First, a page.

October 05, 2014

To Cover or Not to Cover

The day of decision is coming. The Centers for Medicare and Medicaid Services (CMS) will decide soon whether to go along with the recommendation of the independent review panel, MEDCAC, against coverage of lung cancer screening using low dose CT-scans, or to bow to political pressure  to cover the test (see my post on June 23, Politicians: Keep Out). A spate of recent commentaries in medical journals weigh in on the debate. Most seem to support coverage, although they add a few caveats. Two of these caveats are intriguing: using a registry to actually generate data about what happens to older patients who are screened with lung CT scans and mandating the use of a formal shared decision making process.

Writing in a recent issue of JAMA, Harold Sox, a distinguished physician with a long career promoting evidence-based medicine, recognizes the weaknesses of the available data, principally the National Lung Cancer Screening Trial (NLST). The NLST simply was not representative of the Medicare population because it included only a small number of patients over age 65 and only a very small number over 70. Moreover, the patients followed—who had a lower risk of death if they underwent the screening with CT scans compared to screening with regular xrays—in all likelihood did not have multiple other chronic conditions, the norm for Medicare patients. But Sox is clearly worried about depriving those older patients who might benefit from screening if Medicare categorically refuses to cover the test. He therefore veers towards recommending coverage, but with the proviso that a registry be maintained that tracks all patients who are screened to see what happens to them. In principle, this information could be used to modify the rules about coverage later on. Taking away coverage for something that was previously offered is certainly possible—coverage of bone marrow transplants for breast cancer was rescinded after it was found to be both tremendously toxic and no more beneficial than conventional, less risky treatment—but it happens rarely because of pressure from patient advocacy groups, regardless of the data.

A second opinion piece in the same issue of JAMA argues that CMS should provide coverage but should address MEDCAC’s concerns by mandating “shared decision-making.” Shared decision-making rests on patients’ understanding the risks and benefits of the various options and deciding, in concert with their physician, which approach is most consistent with their own values and preferences. Now I am a fan of shared decision-making. And I support the use of decision aids, as proposed by the authors of this article, which are formal tools that systematically describe the risks and benefits of the alternatives in clear, readily understandable language illustrated by simple graphics. But for shared decision making to make sense, we have to know the risks and benefits of the alternatives. The reason that patients should have a choice to make is that some patients may be willing to accept one risk (say losing their independence) in exchange for a particular benefit (say a small chance of extending their life) while other patients might not. In the case of CT-scanning for lung cancer, the problem is that we simply don’t know what the risks and benefits are in older patients in general and in older patients with multiple co-morbidities in particular. So it’s just not possible to design clear and accurate decision aids to help patients think about screening for lung cancer.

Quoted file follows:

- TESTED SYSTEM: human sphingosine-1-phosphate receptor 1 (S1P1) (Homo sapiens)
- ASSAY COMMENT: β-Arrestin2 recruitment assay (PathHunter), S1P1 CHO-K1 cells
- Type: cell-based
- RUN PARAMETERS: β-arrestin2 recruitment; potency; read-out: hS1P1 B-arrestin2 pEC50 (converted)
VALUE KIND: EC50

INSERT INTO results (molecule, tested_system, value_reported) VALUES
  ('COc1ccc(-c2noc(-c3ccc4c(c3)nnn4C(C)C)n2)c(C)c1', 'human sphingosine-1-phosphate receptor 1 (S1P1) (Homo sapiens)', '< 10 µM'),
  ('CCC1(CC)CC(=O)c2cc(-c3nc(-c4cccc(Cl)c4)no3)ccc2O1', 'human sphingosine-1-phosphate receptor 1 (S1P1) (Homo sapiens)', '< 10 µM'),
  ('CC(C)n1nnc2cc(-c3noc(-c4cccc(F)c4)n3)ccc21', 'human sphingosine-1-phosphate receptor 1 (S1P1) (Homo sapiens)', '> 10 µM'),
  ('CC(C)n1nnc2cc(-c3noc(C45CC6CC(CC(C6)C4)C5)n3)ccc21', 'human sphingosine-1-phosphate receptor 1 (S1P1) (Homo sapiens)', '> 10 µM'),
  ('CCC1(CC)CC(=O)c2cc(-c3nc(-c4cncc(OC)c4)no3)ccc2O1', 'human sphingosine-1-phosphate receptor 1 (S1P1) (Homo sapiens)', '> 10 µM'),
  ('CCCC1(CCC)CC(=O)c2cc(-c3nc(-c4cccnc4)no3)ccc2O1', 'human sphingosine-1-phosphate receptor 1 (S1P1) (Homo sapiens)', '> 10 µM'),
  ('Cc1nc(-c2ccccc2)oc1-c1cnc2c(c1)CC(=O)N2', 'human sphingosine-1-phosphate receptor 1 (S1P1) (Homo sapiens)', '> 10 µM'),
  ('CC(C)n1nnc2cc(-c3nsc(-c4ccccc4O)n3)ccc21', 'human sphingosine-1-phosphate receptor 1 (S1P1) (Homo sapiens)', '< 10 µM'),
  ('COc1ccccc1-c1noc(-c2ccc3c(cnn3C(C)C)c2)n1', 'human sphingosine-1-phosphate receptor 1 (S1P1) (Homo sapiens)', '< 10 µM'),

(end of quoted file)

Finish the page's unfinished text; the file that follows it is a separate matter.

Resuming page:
The real issue is whether and under what circumstances it is appropriate to extrapolate from situations where we do have data to situations where we don’t. Sometimes there are plenty of good reasons for making such a leap. It seems reasonable to provide a treatment to a mature 17-year-old, for example, even though he is technically a child, and even though studies of the treatment were done in patients over age 18. After all, physiologically and socially, the 17-year-old is almost identical to the 18-year-old. Sometimes what initially seems reasonable proves not to be: it turns out that the data on first generation left ventricular assist devices (a high tech device that is essentially a partial artificial heart) could not be extrapolated from men to women because the devices were often too big to fit into a woman’s chest. Sometimes, however, there is good reason to believe that data obtained from one group cannot be extrapolated to another. There is good a priori reason to believe that neither safety nor efficacy data will be the same in old, sick patients as in young, healthy patients. It is eminently plausible to believe that the 75 year old with heart disease and diabetes might run into problems when undergoing open chest surgery to remove a lung cancer. The only way to know is to do a study involving older patients: there aren't any good shortcuts. 

Agreeing to pay for the test would no doubt be politically expedient. It would not be a wise decision.

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